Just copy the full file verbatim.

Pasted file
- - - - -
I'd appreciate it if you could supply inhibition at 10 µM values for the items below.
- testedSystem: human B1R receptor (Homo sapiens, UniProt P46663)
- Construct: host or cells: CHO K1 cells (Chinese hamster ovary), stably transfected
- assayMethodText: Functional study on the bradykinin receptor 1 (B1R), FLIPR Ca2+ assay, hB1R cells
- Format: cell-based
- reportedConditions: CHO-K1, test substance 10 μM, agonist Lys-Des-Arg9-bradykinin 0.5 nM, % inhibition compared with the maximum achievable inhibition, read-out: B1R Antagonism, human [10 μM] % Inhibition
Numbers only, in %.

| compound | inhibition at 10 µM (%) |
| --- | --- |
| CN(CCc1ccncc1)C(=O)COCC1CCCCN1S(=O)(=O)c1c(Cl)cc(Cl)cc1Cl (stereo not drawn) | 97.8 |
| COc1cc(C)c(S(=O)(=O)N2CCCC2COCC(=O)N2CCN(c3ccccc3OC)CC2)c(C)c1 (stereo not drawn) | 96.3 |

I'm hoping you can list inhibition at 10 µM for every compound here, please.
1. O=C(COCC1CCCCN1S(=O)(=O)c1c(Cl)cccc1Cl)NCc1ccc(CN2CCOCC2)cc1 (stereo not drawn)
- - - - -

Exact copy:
I'd appreciate it if you could supply inhibition at 10 µM values for the items below.
- testedSystem: human B1R receptor (Homo sapiens, UniProt P46663)
- Construct: host or cells: CHO K1 cells (Chinese hamster ovary), stably transfected
- assayMethodText: Functional study on the bradykinin receptor 1 (B1R), FLIPR Ca2+ assay, hB1R cells
- Format: cell-based
- reportedConditions: CHO-K1, test substance 10 μM, agonist Lys-Des-Arg9-bradykinin 0.5 nM, % inhibition compared with the maximum achievable inhibition, read-out: B1R Antagonism, human [10 μM] % Inhibition
Numbers only, in %.

| compound | inhibition at 10 µM (%) |
| --- | --- |
| CN(CCc1ccncc1)C(=O)COCC1CCCCN1S(=O)(=O)c1c(Cl)cc(Cl)cc1Cl (stereo not drawn) | 97.8 |
| COc1cc(C)c(S(=O)(=O)N2CCCC2COCC(=O)N2CCN(c3ccccc3OC)CC2)c(C)c1 (stereo not drawn) | 96.3 |

I'm hoping you can list inhibition at 10 µM for every compound here, please.
1. O=C(COCC1CCCCN1S(=O)(=O)c1c(Cl)cccc1Cl)NCc1ccc(CN2CCOCC2)cc1 (stereo not drawn)